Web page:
Evil Dead Star Bruce Campbell Blasts UK Film Board Over Cheeky Tweet on Movie's Ban

At the height of the 1980s horror movie boom, with slasher movies and other genre features pushing [...]

At the height of the 1980s horror movie boom, with slasher movies and other genre features pushing the limits of gore, sex, and violence on the big screen, not every country was as welcoming as others when it came to viewing these films. America's Motion Picture Association of America made an enemy of franchises like Friday the 13th and other properties, but their UK equivalent, the British Board of Film Classification, took things a step further at the time and outright banned some of the movies from being shown or even owned in the country, while mandating that others make drastic cuts to be exhibited.

Among the many movies that was subject to these censorship efforts was Sam Raimi's 1981 classic The Evil Dead. The BBFC recently took to Twitter to reveal a link to their website that recounts the history of the film's life in the UK, including the cuts that were made to it, but one person that wasn't hearing it was the film's star, Bruce Campbell. In their tweet, the BBFC said The Evil Dead "had an interesting classification history," to which Campbell responded: "Let's be clear. Your system back then was draconian and myopic. Thankfully, your multi-year 'ban' only stoked interest in the film and made it #1 on video in the UK when it was finally released. Thanks for nothin.'"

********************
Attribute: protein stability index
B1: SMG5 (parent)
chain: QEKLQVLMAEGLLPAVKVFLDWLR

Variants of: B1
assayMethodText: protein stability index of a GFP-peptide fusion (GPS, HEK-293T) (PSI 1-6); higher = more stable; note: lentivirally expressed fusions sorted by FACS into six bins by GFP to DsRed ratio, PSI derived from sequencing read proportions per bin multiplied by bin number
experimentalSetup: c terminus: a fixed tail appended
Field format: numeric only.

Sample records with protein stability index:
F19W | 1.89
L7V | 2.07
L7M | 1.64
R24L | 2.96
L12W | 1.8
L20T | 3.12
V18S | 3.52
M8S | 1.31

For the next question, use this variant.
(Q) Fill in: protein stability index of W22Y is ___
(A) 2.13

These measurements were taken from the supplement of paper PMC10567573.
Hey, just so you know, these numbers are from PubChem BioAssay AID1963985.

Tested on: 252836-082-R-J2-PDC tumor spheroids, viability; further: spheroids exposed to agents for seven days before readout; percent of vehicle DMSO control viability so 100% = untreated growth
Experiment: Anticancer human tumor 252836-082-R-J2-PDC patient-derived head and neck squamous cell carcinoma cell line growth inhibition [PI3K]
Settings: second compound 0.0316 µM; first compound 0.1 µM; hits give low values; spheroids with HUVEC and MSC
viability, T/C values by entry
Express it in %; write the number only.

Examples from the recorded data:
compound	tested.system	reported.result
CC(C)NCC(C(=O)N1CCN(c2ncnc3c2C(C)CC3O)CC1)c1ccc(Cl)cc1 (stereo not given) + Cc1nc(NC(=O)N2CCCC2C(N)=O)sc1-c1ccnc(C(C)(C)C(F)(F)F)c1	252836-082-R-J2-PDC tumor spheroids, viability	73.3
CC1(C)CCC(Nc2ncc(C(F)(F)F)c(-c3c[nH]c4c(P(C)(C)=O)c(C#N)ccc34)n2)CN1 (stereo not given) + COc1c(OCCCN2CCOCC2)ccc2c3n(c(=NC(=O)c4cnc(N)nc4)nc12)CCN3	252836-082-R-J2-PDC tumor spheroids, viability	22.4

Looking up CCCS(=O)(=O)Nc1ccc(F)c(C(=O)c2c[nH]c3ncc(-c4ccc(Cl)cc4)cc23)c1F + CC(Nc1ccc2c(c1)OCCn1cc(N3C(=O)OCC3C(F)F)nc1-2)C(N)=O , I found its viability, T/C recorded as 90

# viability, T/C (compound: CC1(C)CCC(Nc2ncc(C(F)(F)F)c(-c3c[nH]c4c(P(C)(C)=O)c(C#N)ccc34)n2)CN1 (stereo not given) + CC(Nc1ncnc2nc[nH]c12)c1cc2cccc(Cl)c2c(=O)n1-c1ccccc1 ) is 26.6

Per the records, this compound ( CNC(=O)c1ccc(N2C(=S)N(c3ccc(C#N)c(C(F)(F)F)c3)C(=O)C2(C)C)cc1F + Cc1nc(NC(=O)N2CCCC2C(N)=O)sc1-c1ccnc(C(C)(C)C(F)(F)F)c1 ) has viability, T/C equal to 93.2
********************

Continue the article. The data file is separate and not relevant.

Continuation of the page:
To his point, Campbell is right. With every movie the BBFC demanded cuts to or outright banned the desire to see it only grew for horror fans. Movies like Cannibal Holocaust, I Spit on Your Grave, and The Last House on the Left were bolstered by their demands that they were was too obscene for the public to view. The BBFC's history of The Evil Dead's rating and cuts got very detailed, noting that throughout the years the film had about two minutes cut out of it to meet their demands. To illustrate how quickly standards change though, the uncut version of the movie was resubmitted in the year 2000 and passed without cuts.

Were it not for the BBFC's "draconian and myopic" system though we may not have some of our favorite genre filmmakers from across the bond. Director Edgar Wright has previously credited Raimi and his Evil Dead movies with being a major influence on his journey toward becoming a filmmaker.